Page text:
So far I've shared that annihilation of the soul is an impossibility because of the nature of the image of God in which mankind is made. I've also said that manipulation or control of the image of God by fiat would so mar it as to render it no longer the image of God. I've also stated concerning repentance that "through the Gospel and the conviction of the Holy Spirit we have our opportunity." That, however, raises the question about whether or not the lack of opportunity might negate the need for the Gospel and conviction. Let's explore.
God does not, I don't know that he can, make a soul (in his image) live in accord with him if that soul doesn't want to in its own right. Adam and Eve were good according to God, without sin within, but they were not willing to submit. Jesus faced serious temptation, especially in Gethsemane, but was willing to submit. In the prototypical models of humanity, it seems, the principle is that the image of God must willingly agree and submit if there is to be agreement and submission at all.
God is not without tools to accomplish his purposes with the image of God: he can convict, he can persuade, he can woo, and he certainly can suggest. Indeed, he must do all that and more if any are to be saved, but putting puppet strings upon the image of God is just something he will not do over the long run. The result would not be the image of God if he did. Therefore, repentance is absolutely essential to living in God's image after death.
Let's say there is a unevangelized pagan somewhere at sometime who looked upon the witness of creation and realized that God was behind it. That pagan reasoned that he must acknowledge his Maker and submit to him. Would not that pagan be like Abram in Ur, or even perhaps even something akin to Naaman? Would that pagan thereby find mercy and grace in God, and be included in Christ? No, he would not for very good reasons.
At very best, and by his own reckoning, he would serve God according to his own devices; would be dependent upon his own works to maintain his status with God; would have to fashion his own religion to serve God (is that not intrinsically idolatrous?). What is unclear about the scriptures' judgment about the efficacy of any of those actions? If works do not justify a Jew, who has the law from God's mouth, how are they going to justify a pagan who has conjured his law through his best intuition? He may get a few things right, but by no means would be justified before the Lord. He may know there's a Creator, what he needs to know is the Savior.
In the case of Abram, and all of the OT patriarchs (Noah, Isaac, Jacob, Moses, even Samuel) what made the difference for them was the visitation of God. Whether by direct appearance, or through the Holy Spirit revealing, or by the word of God being heard (or read), God must make the difference if a person to a have saving faith (which was true for even Naaman and the Ninevites in Jonah's day). This is just not something people come to on their own, even looking at the witness of creation. Some may object saying that's unfair or unloving (subjective), but what's more important is whether or not it's true (objective).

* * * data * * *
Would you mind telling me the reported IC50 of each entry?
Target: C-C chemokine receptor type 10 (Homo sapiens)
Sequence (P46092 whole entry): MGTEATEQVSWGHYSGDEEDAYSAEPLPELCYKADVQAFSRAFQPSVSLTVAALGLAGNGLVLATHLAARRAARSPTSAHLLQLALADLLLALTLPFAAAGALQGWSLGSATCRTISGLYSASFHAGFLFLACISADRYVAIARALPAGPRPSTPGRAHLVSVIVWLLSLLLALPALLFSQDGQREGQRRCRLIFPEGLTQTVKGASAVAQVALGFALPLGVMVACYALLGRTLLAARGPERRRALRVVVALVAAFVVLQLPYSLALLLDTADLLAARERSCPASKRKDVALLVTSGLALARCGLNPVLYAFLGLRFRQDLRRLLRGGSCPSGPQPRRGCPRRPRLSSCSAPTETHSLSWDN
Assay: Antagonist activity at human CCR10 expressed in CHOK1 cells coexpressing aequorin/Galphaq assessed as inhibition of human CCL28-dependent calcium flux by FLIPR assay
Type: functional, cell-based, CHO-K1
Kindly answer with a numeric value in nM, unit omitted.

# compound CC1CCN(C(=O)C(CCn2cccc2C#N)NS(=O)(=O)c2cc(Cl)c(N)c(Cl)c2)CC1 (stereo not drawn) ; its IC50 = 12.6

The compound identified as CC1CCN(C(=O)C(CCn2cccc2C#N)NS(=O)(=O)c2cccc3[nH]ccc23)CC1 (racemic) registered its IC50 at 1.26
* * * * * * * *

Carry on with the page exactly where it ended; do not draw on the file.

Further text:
I say, we must trust God to abide by the word Jesus spoke (John 6:37-47 ESV):
All that the Father gives me will come to me, and whoever comes to me I will never cast out. For I have come down from heaven, not to do my own will but the will of him who sent me. And this is the will of him who sent me, that I should lose nothing of all that he has given me, but raise it up on the last day. For this is the will of my Father, that everyone who looks on the Son and believes in him should have eternal life, and I will raise him up on the last day."
So the Jews grumbled about him, because he said, "I am the bread that came down from heaven." They said, "Is not this Jesus, the son of Joseph, whose father and mother we know? How does he now say, 'I have come down from heaven'?" Jesus answered them, "Do not grumble among yourselves. No one can come to me unless the Father who sent me draws him. And I will raise him up on the last day. It is written in the Prophets, 'And they will all be taught by God.' Everyone who has heard and learned from the Father comes to me—not that anyone has seen the Father except he who is from God; he has seen the Father. Truly, truly, I say to you, whoever believes has eternal life.Jesus, in this passage, tells us how saving gets done. In a nutshell, salvation is the work of Christ, the benefit of which is bestowed on all who believe in him. That belief is specific and personal, for it results in the saved coming to Christ, looking to Christ, and believing in Christ. To those who grumbled about his claim to be the divine means of salvation, Jesus defended his exclusivity and necessity and dismissed their objections by saying that if a person was learning from God, he would come to Christ.
Where, then, is the hope for the noble savage, if indeed, such a beast exists? I've shown that the development of saving faith requires the visitation of God. If that is so, why would God visit and direct a heathen to someone or something other than Christ? If one postulates there is another path to salvation than saving faith, the burden of proof is upon him. I cannot find any clue of such in the scriptures.